Report: Rival executives believe Lakers are “behind the curve” in analytics, sports science

Nov 18, 2018; Miami, FL, USA; Los Angeles Lakers general manager Rob Pelinka (right) speaks with Lakers president of basketball operations Magic Johnson (left) before a game against the Miami Heat at American Airlines Arena. Mandatory Credit: Steve Mitchell-USA TODAY Sports

The Los Angeles Lakers failure of a season has led to much speculation over what is to blame for their poor year. The right answer is that many different factors played into the outcome. However, the onus is on management which failed to build around LeBron James.

One of the areas in which the Lakers have failed for years is the use of their advantageous wealth, or the lack thereof. It has been speculated for some time but as Howard Beck of Bleacher Report writes, rival executives believe the Lakers have not been able to use their money to create an advantage in areas where there is no maximum allowable spending:

Rivals also consider the Lakers to be behind the curve in areas like analytics, sports science and player development.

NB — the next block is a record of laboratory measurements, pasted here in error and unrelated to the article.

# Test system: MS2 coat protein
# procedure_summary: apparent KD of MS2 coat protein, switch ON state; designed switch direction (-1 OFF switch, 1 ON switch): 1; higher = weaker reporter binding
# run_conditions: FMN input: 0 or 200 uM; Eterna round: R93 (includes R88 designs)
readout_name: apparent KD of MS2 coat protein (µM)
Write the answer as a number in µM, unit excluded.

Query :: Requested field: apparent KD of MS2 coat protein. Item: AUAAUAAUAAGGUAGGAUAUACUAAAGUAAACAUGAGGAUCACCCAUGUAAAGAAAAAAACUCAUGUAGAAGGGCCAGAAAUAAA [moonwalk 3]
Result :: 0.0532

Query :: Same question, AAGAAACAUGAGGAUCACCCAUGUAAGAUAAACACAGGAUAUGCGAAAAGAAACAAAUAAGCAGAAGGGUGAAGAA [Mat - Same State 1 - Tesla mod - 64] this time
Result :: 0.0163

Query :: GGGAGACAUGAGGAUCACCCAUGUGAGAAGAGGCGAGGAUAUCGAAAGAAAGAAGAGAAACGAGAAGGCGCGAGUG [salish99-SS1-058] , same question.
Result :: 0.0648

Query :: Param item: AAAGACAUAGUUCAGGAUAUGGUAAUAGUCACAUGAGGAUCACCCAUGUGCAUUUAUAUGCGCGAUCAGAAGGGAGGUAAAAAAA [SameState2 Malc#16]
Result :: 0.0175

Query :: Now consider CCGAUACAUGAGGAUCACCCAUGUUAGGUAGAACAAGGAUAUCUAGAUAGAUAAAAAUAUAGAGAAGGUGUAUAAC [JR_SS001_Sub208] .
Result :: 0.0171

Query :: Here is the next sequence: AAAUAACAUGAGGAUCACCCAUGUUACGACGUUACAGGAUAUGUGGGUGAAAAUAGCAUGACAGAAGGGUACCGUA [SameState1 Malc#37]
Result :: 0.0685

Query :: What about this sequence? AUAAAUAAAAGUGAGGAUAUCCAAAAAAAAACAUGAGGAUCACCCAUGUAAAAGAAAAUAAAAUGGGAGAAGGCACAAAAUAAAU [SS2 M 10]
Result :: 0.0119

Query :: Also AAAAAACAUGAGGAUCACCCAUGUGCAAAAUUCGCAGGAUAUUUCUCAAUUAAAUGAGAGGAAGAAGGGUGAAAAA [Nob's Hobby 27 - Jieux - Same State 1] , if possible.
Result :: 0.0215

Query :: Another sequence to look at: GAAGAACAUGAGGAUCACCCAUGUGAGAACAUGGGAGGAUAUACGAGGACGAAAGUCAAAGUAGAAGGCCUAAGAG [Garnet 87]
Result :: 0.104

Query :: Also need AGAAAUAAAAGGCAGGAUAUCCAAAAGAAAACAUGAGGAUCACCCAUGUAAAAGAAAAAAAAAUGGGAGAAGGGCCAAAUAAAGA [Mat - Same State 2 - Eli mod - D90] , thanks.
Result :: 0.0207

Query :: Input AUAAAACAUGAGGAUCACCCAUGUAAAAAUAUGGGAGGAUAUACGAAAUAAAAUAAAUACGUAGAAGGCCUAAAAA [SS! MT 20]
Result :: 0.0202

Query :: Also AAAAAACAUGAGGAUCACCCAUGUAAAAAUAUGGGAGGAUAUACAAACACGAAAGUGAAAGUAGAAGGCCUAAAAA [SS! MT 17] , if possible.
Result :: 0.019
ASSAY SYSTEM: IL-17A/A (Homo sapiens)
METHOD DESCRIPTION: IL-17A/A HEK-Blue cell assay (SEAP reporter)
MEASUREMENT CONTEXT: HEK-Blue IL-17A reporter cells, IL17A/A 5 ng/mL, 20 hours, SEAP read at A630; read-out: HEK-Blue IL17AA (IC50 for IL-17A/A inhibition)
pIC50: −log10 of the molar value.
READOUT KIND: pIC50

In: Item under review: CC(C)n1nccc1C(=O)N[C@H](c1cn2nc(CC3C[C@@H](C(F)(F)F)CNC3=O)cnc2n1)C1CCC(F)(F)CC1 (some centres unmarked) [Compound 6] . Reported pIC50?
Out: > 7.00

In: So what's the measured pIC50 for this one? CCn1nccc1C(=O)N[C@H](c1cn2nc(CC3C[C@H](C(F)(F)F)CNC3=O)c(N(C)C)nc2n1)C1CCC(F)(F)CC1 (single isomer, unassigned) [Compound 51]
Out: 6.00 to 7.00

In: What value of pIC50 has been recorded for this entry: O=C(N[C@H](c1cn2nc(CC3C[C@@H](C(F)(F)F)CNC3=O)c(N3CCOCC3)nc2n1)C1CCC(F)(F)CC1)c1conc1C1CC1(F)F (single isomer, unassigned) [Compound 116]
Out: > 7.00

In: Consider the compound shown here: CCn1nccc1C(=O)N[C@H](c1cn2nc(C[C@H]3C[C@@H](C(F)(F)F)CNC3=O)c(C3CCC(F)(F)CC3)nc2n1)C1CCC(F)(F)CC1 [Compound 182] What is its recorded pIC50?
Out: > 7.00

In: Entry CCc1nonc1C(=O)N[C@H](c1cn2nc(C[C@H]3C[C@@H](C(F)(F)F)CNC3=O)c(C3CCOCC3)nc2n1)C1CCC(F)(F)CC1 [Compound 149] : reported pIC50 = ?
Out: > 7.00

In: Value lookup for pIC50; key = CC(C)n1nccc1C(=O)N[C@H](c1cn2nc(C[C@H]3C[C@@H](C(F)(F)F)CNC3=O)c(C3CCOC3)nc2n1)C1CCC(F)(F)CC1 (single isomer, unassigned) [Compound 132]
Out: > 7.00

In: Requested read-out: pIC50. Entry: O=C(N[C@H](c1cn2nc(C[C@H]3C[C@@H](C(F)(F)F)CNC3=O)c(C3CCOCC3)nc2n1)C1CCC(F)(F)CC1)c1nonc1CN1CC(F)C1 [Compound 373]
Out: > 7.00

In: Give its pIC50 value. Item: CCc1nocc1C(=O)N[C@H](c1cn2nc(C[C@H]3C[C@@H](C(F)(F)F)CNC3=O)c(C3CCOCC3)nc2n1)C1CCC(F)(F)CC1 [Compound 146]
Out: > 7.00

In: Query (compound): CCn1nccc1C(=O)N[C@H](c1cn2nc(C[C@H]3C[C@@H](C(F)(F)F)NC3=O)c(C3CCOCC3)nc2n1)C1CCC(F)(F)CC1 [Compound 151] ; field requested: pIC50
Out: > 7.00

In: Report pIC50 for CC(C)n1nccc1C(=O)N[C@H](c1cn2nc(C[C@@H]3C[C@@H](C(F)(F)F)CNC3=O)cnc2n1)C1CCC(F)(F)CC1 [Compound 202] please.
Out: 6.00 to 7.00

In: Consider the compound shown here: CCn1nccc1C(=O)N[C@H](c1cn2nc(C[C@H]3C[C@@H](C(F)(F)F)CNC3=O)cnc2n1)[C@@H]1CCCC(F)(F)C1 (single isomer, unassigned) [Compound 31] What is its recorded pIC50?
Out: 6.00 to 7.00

The Lakers play in the second largest market in the NBA. They have a monstrous television deal with Spectrum that is creating revenue regardless of the on-court product. And they have LeBron James’ star cache to make them even more money. Yet they are unable to use all that money for anything worthwhile.

RealGM currently lists four people in the Lakers’ analytics department: Joey Buss, Aaron Danielson, Philip Chang and Sam Usher. Danielson is the only one of those four to be in their current position for more than one year. Their lack of experience has shown tangible effects on the court even in something as obvious as lineup choices by Luke Walton. Meanwhile, their training staff has come under question due to the myriad injuries suffered this season.

It’s a criticism that has quietly arisen for the Lakers, that despite more wealth and value than just about any other franchise in the NBA, they are slow to adapt and use that money to pay staff and executives that can create an advantage on the court.

As the Lakers make changes this offseason, most likely to their coaching staff, it’s important to note that many of their failures start at an organizational level.

Leave a Reply